Providing access to clean water is the major priority for UNICEF. The UNICEF Tap Project is currently a unique international campaign, which provides access to clean water and sanitation to children nationwide. Its work is very efficient: merely with $5, UNICEF is able to provide 200-day water for a single child. Thanks to UNICEF, since 1990 more than 2.1 billion now have access to clean water.
In 2007 only the ad campaign of tap project was carried out in New York State. The campaign gave incentives to diners of more than 300 restaurants to donate $1. The dollar was donated when diners ordered local tap water instead of bottled water. First Tap Project launched in March 2007 raised for about $100,000. Three months later, the tap project was awarded Titanium Lion at the International Advertising Festival in Cannes, France for its creative innovation. The UNICEF tap project has raised more than $2.5 million for its programs since 2007.
Less than 50% of 29 million of Iraq population has access to clean water. During 2003 and 2007 roughly 70% of people were without water. UNICEF Tap Project in Iraq helped to improve the weakened dismal water system. UNICEF provides water to Iraqi people on tanker trucks and gives home-hygiene kits. With the funds from UNICEF Tap Project more than 80,000 children and women in Iraq were provided water access and sanitation.
The first city water management plan started in 2013 in Philippines. After the Typhoon Haiyan took place in Tacloban people were left without tap water. With the help of UNICEF more than 200,000 people from 6 surrounding districts now receive tap water. Plan was fully implemented, and 30,000 water access points across Tacloban started functioning. Public taps lines became shorter, as volume of clean water increased by 300%.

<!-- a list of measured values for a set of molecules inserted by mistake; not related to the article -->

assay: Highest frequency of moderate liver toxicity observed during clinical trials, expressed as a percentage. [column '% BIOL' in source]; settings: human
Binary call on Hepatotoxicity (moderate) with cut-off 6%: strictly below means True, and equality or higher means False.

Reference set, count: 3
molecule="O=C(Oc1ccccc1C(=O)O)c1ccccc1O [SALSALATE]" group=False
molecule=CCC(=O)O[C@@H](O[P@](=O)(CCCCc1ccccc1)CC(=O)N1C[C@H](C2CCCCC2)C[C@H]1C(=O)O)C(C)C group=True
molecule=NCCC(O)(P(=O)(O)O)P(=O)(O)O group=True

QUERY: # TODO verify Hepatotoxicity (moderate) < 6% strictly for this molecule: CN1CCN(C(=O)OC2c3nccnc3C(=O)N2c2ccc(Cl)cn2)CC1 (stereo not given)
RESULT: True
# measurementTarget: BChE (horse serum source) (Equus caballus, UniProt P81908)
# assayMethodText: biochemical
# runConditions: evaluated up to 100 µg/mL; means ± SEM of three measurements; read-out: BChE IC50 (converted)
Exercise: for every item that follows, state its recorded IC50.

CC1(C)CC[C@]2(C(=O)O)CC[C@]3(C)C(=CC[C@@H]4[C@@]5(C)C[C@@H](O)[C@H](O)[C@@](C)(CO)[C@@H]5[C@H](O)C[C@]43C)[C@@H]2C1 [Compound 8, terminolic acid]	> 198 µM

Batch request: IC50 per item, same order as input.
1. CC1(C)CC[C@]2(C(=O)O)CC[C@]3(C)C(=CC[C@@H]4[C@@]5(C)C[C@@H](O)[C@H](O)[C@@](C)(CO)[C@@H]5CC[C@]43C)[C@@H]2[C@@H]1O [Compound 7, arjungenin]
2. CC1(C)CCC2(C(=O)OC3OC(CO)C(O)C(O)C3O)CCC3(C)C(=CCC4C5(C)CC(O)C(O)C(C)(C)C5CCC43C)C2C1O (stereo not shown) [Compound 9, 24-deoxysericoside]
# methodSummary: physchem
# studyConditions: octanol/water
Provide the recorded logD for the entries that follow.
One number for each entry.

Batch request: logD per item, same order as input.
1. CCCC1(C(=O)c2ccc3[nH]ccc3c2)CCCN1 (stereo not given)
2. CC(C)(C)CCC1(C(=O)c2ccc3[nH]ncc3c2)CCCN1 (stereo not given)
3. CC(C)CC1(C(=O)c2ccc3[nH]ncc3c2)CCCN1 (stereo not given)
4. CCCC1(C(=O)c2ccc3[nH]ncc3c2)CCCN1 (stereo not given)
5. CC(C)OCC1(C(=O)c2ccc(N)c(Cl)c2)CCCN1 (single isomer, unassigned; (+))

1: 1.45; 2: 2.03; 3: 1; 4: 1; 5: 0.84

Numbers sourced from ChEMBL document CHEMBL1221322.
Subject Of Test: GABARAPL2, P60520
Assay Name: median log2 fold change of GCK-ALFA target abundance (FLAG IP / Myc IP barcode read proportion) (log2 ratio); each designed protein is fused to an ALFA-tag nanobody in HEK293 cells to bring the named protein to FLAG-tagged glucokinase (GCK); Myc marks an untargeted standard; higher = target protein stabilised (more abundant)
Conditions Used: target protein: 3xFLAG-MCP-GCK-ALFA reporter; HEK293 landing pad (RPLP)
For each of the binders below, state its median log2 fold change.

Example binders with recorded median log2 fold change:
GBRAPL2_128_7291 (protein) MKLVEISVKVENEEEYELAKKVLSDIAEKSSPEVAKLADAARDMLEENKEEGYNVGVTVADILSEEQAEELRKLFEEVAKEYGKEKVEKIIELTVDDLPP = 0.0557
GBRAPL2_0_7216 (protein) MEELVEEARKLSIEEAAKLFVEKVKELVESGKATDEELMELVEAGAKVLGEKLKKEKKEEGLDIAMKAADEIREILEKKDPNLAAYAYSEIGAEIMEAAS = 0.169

UNICEF operates in more than 100 countries around the world with the aim to improve water systems, give access to water and provide sanitation and hygiene practices. Since 1990, 2 billion people gained access to clean and drinking water. Water and sanitation programs in Belize, the Central African Republic, Haiti, Togo, Vietnam, Mauritania and Cameroon have raised nearly $4.5 million. Children from these countries are able to enjoy drinking clean water without the risk of getting infected and have access to water in close proximity.
Elliott, S. (2008, February 12). Creative Juices Flowing for Pro Bono Effort to Aid Global Water Projects. The New York Times. Retrieved March 8, 2014, from http://www.nytimes.com/2008/02/13/business/media/13adco.html
The UNICEF Tap Project Gives New Reason for Digital Detox: Clean Water for Children. (n.d.). The UNICEF Tap Project Gives New Reason for Digital Detox: Clean Water Retrieved March 6, 2014, from http://www.prnewswire.com/news-releases/the-unicef-tap-project-gives-new-reason-for-digital-detox-clean-water-for-children-246879191.html
Typhoon Haiyan: UNICEF Restores Water Supply to Tacloban. (n.d.). UNICEF USA Blog. Retrieved March 8, 2014, from http://fieldnotes.unicefusa.org/2013/11/unicef-restores-water-supply-typhoon-devastated-tacloban.html
UNICEF Tap Project. (n.d.). UNICEF USA Fund. Retrieved March 8, 2014, from http://www.unicefusa.org/campaigns/tap-project/
waterfortheages.org. (n.d.). Iraq: Water and Politics in a War-TornВ Country. Water for the Ages. Retrieved March 7, 2014, from http://waterfortheages.org/2008/04/27/iraq-water-and-politics-in-a-war-torn-country/